Senior Rachel Haley knew that she wanted to be a part of the Greek system when she chose Baker University. But the next decision proved to be harder: Would she continue her family legacy by becoming a member of Alpha Chi Omega sorority?
Haley, whose two aunts, grandmother and great aunt all were a part of the Omicron chapter at Baker during their respective college years, was always encouraged to go Greek and find a chapter. And although continuing her family legacy was always in the back of her mind during the bidding process, Haley said she was never pressured to join.
“My family just wanted me to find the Greek system to be a place that I could connect with and grow more as an individual,” she said.
Many students pursue becoming a legacy member of a sorority or fraternity. At Baker, there are many of these so-called legacies on campus. Each house on the campus, in fact, has at least one active member who is a legacy.
Haley, like many other Greek legacies, wanted to continue the experience that her relatives had during their time at Baker.
“The best thing about being a legacy is the stories that you hear,” Haley said. “My grandmother and her sister learned how to play the piano from the founders. Those are things that not everyone gets to hear. Those are things that just make [(being a legacy) more special.”
Similar to Haley, cousins Ryenn (sophomore) and Cooper (freshman) Johns also knew that they would quickly become involved in the Greek system. Because of their family ties to Zeta Tau Alpha, Delta Tau Delta and even Alpha Chi Omega, it was apparent even in high school that coming to Baker, a school that over the years had housed six of their relatives, ultimately meant joining a Greek house as well.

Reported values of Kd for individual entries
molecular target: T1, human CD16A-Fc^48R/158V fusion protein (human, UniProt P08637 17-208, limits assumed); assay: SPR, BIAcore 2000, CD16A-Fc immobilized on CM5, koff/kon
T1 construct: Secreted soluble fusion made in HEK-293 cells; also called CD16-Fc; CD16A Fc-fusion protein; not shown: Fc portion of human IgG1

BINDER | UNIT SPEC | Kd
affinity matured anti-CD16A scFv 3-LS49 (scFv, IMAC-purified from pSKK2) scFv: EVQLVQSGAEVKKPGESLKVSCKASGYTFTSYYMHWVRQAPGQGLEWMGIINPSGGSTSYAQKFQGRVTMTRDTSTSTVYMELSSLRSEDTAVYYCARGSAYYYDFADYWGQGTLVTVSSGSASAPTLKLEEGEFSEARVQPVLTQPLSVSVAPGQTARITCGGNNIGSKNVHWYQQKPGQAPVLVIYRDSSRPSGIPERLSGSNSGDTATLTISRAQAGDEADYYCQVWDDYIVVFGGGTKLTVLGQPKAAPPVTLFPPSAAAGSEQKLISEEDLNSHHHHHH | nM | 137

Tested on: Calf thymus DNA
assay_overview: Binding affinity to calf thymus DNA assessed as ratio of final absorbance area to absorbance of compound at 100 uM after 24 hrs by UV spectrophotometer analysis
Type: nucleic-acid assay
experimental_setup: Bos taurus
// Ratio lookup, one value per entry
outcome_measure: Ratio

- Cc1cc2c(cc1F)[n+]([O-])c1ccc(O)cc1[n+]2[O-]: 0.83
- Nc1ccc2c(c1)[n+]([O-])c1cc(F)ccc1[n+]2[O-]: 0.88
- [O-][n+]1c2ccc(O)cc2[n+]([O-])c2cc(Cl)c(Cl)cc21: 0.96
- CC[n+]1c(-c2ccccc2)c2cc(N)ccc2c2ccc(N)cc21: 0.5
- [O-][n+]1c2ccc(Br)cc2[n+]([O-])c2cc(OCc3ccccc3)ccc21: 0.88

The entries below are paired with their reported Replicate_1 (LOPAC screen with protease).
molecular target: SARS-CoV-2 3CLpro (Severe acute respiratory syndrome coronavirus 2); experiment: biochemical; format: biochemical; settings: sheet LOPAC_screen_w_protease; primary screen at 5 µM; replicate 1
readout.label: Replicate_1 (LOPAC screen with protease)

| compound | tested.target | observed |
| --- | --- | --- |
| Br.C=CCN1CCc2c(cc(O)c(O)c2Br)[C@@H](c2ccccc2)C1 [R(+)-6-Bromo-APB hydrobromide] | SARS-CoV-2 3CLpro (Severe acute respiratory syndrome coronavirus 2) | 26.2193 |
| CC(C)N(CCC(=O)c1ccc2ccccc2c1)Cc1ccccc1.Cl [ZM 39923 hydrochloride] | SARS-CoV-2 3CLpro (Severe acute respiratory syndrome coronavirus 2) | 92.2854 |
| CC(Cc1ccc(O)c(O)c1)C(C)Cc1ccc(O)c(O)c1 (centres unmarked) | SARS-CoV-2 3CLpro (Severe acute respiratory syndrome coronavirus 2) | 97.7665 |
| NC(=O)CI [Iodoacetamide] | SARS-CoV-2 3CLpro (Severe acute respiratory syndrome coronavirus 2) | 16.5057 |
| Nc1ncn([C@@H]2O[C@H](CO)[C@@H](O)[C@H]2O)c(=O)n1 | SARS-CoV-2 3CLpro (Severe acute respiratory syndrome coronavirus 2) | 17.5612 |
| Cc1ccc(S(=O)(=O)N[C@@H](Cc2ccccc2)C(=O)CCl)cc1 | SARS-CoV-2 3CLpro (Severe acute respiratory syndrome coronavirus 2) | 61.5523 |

Though they considered their family ties as valid reasons to join their respective sorority and fraternity, the Johns cousins entered the recruitment process with open minds.
“(My mother) was not pressuring me,” Ryenn said. “I knew (my mother) cared, but I knew she would be happy if I was happy. The reason I chose Zeta Tau Alpha was because I was comfortable with the girls in the house, and I already felt that I had that connection there because of her.”
Cooper similarly found his interest in his fraternity through the recruitment process.
“(The Delta Tau Delta members) were a bunch of cool guys,” Cooper said. “I knew that they were guys that I could hang out with and get to know for the next four years.”
Having a son or daughter who is a legacy may have some negatives as well as positives, though.
“My mom struggles with knowing if she should be there more on the parent-side than the alumni-side,” Ryenn said.
The Johns cousins hope that their family legacy will continue even after their studies at Baker are over.
“We’re hoping that our other siblings come to Baker and continue the legacy,” Ryenn said.